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Mississippi Child Labor: What you need to know

In Mississippi, people under the age of 16 are considered minors for purposes of employment. The provisions of the Mississippi child labor law distinguish among minors according to age, type of occupation, daytime and nighttime work, and number of hours worked, and limit the occupations in which minors may be employed and the number of hours they may work (MS Code Sec. 71-1-17 et seq.,Sec. 63-1-9(1)(e)).
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While Mississippi's child labor statutes exist on the books, the state defers to federal law (which is much more stringent) and generally directs callers with questions or problems to the U.S. Wage and Hour office in Jackson. There is additional information and a comprehensive discussion of the federal child labor laws.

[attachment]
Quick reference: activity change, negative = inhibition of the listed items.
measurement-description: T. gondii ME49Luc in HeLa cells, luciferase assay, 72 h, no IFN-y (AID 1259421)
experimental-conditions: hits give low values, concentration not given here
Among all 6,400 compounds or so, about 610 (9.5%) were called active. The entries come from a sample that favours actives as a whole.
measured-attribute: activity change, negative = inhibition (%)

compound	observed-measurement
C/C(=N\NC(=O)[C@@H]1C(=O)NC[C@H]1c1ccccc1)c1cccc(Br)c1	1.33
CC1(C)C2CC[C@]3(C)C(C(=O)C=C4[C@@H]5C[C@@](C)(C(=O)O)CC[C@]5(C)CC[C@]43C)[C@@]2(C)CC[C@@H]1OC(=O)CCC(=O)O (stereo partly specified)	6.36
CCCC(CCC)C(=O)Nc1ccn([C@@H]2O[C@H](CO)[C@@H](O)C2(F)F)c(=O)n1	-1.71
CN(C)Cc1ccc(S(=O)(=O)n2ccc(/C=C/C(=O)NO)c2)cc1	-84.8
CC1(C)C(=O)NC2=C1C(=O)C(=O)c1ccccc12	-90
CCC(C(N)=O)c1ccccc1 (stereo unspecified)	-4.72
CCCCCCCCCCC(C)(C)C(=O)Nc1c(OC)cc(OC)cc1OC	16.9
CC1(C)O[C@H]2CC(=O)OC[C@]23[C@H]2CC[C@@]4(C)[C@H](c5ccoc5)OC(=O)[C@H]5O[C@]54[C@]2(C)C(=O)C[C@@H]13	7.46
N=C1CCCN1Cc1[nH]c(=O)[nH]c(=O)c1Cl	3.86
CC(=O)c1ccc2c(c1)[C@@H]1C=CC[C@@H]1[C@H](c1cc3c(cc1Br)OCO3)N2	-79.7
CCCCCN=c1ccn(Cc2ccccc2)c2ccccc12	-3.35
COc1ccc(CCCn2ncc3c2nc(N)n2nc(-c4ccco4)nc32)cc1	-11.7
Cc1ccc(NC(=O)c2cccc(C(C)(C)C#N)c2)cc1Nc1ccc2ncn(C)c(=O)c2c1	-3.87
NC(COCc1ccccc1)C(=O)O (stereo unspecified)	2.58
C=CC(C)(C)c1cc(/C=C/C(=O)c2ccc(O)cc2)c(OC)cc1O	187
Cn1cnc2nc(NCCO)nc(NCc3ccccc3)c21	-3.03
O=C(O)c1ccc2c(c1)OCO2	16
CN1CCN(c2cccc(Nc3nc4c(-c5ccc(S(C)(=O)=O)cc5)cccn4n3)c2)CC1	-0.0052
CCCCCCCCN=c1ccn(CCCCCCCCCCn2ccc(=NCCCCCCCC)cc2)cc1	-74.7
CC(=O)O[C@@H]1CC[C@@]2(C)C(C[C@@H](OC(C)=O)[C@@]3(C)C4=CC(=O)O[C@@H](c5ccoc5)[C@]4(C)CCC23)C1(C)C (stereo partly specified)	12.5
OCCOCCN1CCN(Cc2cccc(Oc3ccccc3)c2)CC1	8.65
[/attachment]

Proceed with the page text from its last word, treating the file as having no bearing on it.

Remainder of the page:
Individuals under the age of 21.An employee younger than 21 years old may not be a bartender. However, workers between the ages of 18 and 20 may wait on tables and take orders or serve alcoholic beverages if the employer holds an on-premises retailer's permit (MS State Tax Cmsn. Local Option Reg. 17). Employers must obtain and keep a copy of an employee's proof of age.
Individuals under the age of 17. Children under 17 years old may not drive a motor vehicle in use as a common carrier or school bus.
Minors under the age of 16. No minor between the ages of 14 and 16 may be employed in a mill, cannery, workshop, factory, or manufacturing establishment unless the child has completed or is attending school (MS Code Sec. 71-1-19).
Minors under the age of 14. No minor under the age of 14 may be employed in a mill, cannery, workshop, factory, or manufacturing establishment under any circumstances (MS Code Sec. 71-1-17 ).
Minors under the ...

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